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BART board selects Li as new president

Foley picked to serve as VP for next year
A BART train arrives at the Pleasant Hill BART station in Walnut Creek, Calif. on Monday, February 1, 2021.

BART's governing board voted unanimously last month to appoint board member Janice Li as the body's next president.

Li, who has served as the BART Board of Directors' vice president throughout 2022, represents the transit agency's eighth district, which includes the western portion of San Francisco and partial representation of the Montgomery, Embarcadero and Balboa Park stations.

Li was first elected to the board in 2018 and was reelected in November 2022 after running unopposed.

She thanked Director Rebecca Saltzman, the board's outgoing president, for her mentorship and called for the transit agency to be ambitious and try new things in the coming year.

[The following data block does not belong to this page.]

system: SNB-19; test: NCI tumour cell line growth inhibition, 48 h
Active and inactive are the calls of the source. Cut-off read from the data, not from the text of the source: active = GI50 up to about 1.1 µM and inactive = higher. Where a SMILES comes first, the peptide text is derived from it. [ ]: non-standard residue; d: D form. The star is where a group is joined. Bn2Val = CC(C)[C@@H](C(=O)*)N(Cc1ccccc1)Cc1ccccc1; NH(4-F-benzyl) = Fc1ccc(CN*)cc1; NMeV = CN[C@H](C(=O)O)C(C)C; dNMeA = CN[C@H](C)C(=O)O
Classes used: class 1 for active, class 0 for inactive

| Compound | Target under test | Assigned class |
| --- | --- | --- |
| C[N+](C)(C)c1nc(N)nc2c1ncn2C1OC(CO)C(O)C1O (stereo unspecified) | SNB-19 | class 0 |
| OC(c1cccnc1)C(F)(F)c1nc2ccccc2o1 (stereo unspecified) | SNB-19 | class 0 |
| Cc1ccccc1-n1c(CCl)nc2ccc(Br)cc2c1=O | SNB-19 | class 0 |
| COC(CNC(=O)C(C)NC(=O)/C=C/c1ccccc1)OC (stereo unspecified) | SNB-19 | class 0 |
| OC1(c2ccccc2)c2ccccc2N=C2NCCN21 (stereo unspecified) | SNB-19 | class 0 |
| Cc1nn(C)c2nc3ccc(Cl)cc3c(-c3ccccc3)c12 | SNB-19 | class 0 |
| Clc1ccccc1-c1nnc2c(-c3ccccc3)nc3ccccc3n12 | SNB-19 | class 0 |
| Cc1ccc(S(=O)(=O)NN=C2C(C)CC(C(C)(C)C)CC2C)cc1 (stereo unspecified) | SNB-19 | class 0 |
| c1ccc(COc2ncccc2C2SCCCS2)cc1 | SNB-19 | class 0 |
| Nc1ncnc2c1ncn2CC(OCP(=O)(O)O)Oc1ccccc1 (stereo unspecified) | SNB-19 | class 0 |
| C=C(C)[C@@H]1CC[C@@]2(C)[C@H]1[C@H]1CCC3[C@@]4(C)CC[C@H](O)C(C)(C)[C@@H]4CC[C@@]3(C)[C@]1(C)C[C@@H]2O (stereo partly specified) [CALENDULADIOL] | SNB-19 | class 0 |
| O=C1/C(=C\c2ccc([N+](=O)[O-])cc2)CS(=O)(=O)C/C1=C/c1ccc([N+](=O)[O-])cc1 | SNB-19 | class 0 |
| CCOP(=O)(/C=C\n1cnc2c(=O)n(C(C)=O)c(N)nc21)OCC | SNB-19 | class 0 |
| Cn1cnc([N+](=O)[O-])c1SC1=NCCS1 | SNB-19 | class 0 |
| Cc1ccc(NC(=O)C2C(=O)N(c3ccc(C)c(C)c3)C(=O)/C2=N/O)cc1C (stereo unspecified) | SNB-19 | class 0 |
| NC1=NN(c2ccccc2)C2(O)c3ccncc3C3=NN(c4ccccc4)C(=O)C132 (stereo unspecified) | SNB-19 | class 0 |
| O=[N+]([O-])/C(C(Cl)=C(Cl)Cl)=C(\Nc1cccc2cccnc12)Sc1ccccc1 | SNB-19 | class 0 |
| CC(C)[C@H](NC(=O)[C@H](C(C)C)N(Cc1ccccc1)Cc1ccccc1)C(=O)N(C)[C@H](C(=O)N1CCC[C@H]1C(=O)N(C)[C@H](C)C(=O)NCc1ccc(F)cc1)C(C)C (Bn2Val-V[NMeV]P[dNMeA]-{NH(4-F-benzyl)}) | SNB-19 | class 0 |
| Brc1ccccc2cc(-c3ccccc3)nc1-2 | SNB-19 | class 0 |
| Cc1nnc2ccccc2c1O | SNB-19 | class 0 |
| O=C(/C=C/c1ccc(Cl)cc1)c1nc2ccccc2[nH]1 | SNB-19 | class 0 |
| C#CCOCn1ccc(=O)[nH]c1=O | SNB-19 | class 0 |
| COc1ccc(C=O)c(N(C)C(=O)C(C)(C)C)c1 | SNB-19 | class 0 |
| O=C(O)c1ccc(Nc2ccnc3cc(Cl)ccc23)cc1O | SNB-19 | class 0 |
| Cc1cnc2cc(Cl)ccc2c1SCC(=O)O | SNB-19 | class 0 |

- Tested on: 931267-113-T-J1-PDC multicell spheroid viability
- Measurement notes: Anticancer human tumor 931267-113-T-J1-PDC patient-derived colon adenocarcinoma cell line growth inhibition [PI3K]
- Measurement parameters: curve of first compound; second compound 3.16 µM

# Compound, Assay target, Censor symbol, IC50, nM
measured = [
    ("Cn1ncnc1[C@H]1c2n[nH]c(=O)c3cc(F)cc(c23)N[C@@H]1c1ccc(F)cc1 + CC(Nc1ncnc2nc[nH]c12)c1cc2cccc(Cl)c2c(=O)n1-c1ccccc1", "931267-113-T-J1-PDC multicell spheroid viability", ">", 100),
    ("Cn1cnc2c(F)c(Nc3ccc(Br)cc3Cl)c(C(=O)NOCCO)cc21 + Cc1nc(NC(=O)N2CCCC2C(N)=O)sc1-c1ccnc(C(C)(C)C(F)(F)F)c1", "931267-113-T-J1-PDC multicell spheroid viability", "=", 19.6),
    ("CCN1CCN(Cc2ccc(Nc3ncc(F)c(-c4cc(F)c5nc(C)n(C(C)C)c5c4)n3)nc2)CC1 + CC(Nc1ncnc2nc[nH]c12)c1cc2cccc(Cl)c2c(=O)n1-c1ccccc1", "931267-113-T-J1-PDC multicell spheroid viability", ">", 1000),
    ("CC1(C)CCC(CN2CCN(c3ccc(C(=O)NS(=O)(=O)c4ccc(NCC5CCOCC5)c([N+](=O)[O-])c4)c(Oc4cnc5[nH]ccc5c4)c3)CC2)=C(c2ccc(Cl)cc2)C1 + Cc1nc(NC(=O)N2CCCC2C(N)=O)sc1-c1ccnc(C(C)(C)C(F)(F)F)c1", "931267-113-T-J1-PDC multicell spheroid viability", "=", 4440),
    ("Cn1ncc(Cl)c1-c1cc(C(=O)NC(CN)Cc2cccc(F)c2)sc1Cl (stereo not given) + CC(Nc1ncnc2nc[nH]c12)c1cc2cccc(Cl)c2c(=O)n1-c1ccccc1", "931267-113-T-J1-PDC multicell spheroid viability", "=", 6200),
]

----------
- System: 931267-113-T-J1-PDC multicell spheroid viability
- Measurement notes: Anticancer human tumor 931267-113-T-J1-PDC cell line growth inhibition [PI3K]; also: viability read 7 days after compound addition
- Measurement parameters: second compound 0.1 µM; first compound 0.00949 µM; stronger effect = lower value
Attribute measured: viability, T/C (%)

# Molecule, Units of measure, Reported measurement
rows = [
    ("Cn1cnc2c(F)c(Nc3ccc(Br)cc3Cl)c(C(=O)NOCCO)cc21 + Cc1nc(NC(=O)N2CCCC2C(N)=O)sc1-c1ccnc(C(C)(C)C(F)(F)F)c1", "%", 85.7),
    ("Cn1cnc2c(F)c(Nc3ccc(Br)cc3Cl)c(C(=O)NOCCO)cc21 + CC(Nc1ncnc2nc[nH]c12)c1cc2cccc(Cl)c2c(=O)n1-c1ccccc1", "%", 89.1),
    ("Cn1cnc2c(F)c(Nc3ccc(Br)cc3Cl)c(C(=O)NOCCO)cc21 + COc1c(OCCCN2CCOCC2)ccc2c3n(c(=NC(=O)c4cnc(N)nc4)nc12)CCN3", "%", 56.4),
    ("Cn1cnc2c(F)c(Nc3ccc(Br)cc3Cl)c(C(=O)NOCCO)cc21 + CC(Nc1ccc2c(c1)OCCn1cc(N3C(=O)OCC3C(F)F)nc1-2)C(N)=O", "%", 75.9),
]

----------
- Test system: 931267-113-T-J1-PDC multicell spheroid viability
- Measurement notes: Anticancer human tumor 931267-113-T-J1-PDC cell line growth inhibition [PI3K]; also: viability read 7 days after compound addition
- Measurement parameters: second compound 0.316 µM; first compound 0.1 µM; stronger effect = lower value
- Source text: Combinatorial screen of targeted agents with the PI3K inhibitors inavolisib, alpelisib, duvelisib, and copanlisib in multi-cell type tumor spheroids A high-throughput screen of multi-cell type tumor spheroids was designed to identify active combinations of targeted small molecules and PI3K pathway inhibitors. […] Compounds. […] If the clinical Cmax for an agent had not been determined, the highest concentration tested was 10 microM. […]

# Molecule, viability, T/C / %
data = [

"The willingness to try and push ourselves both individually and as a district to do more, to do better, to try something, I think that has gotten us so far when we think about fares, to opening bathrooms, to (transit-oriented development), to how we can better serve our employees and our riders," Li said.

The board also voted 8-1 to name Director Mark Foley as the board's vice president. Foley represents a portion of Contra Costa County that includes the North Concord/Martinez, Pittsburg/Bay Point and Antioch stations.

Foley previously served as the board's president in 2021 and as vice president in 2020.

Board Director Debora Allen was the only dissenting vote and proposed Director Liz Ames for vice president, arguing that every BART board president and vice president since 2018 has represented at least part of San Francisco or Contra Costa County.

Ames' district spans southern Alameda County, including the Fremont, South Hayward, Union City and Warm Springs stations. The board voted 3-6 against installing Ames as vice president.

"At the end of the day, it's about growing our ridership and we will need to really look outside the box to do everything we can to maximize those non-commuters that could be using BART for everyday travel," Foley said.

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